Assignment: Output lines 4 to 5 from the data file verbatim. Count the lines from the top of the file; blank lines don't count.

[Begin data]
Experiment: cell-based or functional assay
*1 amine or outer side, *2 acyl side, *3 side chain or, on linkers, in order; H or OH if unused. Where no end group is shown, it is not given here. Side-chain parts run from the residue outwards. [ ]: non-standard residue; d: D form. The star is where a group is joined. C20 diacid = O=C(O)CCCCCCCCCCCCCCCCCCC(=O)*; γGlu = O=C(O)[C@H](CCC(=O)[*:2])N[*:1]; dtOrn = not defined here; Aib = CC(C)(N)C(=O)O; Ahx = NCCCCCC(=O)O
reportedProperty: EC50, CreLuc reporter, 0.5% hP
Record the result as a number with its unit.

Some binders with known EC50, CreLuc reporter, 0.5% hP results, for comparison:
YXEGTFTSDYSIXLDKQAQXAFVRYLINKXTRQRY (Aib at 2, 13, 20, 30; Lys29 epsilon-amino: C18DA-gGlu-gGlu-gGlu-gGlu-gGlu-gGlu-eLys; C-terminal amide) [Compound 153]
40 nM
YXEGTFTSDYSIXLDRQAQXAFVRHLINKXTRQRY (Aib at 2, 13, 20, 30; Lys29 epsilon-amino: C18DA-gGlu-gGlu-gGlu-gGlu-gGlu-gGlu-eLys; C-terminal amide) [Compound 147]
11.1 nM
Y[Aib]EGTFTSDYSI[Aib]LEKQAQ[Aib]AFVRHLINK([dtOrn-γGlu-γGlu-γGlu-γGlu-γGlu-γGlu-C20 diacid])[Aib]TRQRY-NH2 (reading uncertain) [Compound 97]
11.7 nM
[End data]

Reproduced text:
Record the result as a number with its unit.

Some binders with known EC50, CreLuc reporter, 0.5% hP results, for comparison: